Professional Support Lawyer Johnny Shearman recently co-authored an article for New Law Journal with Tracey Stretton (Ankura) and Mark Surguy (Weightmans) regarding the Disclosure Pilot Scheme and an analysis of eDisclosure trends in England and Wales.
This article was first published in New Law Journal, 22 October 2020, here.
The Disclosure Pilot Scheme, operating in the Business and Property Courts of England and Wales, aims to bring about a change in attitudes towards disclosure. With the news of its extension to the end of 2021 the publication of the Third Interim Report (the Interim Report) of the Pilot’s official monitor Professor Rachael Mulheron as well as the Disclosure Working Group’s proposed revisions to the Pilot, it is worth considering any emerging views regarding its effectiveness in achieving its stated aim. Whilst the Interim Report has only recently been published it was completed in February 2020 and provides feedback from the responses to a questionnaire practitioners were asked to complete at the end of 2019. Its data is therefore nine months old and practitioners have had another lengthy period to experience the Pilot since they were asked to complete the original survey. The Interim Report therefore provides the insight of practitioners perhaps still in the early stages of implementation. However, the feedback given by way of the Interim Report indicates that not everything is going as was intended.
Why was the Pilot implemented?
Initially launched in January 2019, the Pilot was introduced to bring about a much-needed change in attitude towards disclosure and it was meant to represent a step change in the way litigators should approach disclosure. The focus is on issue-based disclosure in terms of which disclosable documents are identified from a narrow list of the key issues in a case. The Pilot also encourages sensible cooperation between parties involved in litigation and the use of advanced technology. The intention behind the Pilot was to enable lawyers to gain greater control of the costs incurred by their clients and eliminate the disclosure of large volumes of wholly irrelevant documents.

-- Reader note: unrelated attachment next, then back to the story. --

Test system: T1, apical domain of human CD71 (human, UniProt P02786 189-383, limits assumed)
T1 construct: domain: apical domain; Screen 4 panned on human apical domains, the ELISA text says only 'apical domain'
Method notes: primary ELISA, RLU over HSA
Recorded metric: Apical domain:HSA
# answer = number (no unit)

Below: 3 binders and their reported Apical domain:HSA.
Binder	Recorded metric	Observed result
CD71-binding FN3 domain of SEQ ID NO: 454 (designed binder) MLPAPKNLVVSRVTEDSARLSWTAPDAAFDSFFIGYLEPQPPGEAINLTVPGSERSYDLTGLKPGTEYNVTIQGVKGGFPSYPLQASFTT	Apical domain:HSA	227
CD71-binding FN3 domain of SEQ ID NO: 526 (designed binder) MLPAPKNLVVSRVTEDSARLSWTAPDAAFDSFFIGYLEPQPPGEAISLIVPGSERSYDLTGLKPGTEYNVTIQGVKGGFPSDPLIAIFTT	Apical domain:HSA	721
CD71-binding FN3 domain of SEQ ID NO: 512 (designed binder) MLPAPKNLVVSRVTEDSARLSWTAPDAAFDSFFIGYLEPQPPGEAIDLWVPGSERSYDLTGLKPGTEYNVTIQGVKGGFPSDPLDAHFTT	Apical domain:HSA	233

The impetus for the Pilot came from the association of general counsel for FTSE 100 companies, the GC100, who were concerned about the disclosure process under the existing regime governed by Part 31 of the Civil Procedure Rules. Their complaint centered on the large sums of money required to produce vast amounts of documents which, in many cases, were of only peripheral relevance to the dispute. In response, the Disclosure Working Group was established, chaired then by Dame Elizabeth Gloster.
After a consultation process, the Disclosure Working Group concluded that the then current disclosure process was not fit for purpose in the 21st century. Neither the judiciary nor the profession had adequately engaged or utilised the wider range or alternative disclosure orders under CPR Part 31, preferring instead to default to ‘standard disclosure’. The searches carried out for disclosure were often far wider than necessary and did not focus on the key issues. In addition, there was inadequate engagement between opposing parties.